candlestick

April 1849-December 1849


The Collected Letters, Volume 24


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TC TO JOHN A. CARLYLE; 9 October 1849; DOI: 10.1215/lt-18491009-TC-JAC-01; CL 24: 267-268


TC TO JOHN A. CARLYLE

Chelsea, Tuesday afternoon 9 Octr, 1849—

Dear Brother,—Here is hardly time for half a word: but, Thanks to you, and luck in Edinr! I hope our poor old Mother will do well while left; I hope Jamie and you have got a right lodging somewhere in the New Town; and that he is in good heart for what lies before him. Poor fellow, he makes as little complaint as the most; but feels it doubtless an ugly enough affair,—perhaps uglier than you can assure him it is! Our heart's sympathy with him: oh take care of him; may he soon get well thro' it. You will apprise us duly, and often; any little word is better than none.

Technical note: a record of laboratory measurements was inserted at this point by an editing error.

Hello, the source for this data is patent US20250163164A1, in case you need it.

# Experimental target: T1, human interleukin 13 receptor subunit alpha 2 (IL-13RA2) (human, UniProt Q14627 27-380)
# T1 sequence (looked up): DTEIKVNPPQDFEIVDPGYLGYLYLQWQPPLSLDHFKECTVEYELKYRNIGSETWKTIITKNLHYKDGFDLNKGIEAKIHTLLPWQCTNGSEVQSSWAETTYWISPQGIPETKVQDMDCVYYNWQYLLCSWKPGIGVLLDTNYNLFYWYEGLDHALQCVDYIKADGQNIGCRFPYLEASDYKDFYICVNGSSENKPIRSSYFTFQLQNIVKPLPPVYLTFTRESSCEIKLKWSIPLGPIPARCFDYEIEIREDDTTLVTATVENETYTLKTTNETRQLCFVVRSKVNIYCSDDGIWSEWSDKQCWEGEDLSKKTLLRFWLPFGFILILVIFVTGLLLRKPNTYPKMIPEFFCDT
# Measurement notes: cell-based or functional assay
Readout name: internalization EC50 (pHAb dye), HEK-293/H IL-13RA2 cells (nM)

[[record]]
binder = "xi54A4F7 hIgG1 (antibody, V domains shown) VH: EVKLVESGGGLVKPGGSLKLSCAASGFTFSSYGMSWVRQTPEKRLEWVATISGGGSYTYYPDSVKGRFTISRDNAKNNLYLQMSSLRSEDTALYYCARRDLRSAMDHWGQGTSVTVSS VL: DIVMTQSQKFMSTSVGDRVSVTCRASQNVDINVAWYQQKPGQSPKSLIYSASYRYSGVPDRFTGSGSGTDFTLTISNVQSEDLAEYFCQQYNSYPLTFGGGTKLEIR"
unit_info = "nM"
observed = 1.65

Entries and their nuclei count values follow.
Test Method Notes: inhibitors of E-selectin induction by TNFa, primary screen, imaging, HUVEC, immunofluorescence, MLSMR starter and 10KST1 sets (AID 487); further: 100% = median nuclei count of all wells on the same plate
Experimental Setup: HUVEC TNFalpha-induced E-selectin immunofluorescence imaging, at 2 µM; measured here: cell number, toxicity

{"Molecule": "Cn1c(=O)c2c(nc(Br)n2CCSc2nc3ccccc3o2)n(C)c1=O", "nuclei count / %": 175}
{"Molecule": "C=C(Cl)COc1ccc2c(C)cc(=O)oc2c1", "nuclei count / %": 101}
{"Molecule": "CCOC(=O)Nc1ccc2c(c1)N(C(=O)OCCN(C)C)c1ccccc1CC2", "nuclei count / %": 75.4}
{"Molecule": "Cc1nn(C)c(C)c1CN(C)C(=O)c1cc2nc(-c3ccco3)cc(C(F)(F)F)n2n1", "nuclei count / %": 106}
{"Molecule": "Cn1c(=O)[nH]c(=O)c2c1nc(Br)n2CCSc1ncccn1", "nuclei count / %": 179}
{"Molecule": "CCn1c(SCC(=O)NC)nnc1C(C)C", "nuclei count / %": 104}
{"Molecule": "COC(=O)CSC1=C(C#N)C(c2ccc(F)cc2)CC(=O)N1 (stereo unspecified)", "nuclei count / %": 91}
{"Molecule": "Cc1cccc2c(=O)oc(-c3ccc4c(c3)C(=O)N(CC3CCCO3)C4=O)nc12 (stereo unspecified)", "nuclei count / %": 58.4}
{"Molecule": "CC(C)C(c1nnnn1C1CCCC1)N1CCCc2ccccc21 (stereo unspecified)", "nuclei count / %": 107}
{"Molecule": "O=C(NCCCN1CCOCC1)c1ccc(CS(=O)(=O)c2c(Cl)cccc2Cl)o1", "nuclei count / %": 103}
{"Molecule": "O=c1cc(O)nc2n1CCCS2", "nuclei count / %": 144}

I slept too long today and so have been belated with my task. Am to be out now.— Jane continues decidedly improving; in fact is moderately well now; and we are getting into our old regular routine in all respects.— Farie started up at my hand the other day: just about returning to Leamington where Brother is;—stupid and inarticulate as ever. Brother, still very poorly, will sail by steamer for Madeira on the 17th Darwin not yet come: I saw Lockhart one day by chance for a minute; I have a strange message about Squire Papers from America:1—and that is all.

My stamps are done, or I wd write to my Mother too today. Your Sunday's Letter came on Monday morning (about noon). Jane is out.— Affectionate regards and wishes for Jamie.

Yours ever /

T. Carlyle

Nation too is sent you; worth nothing this time.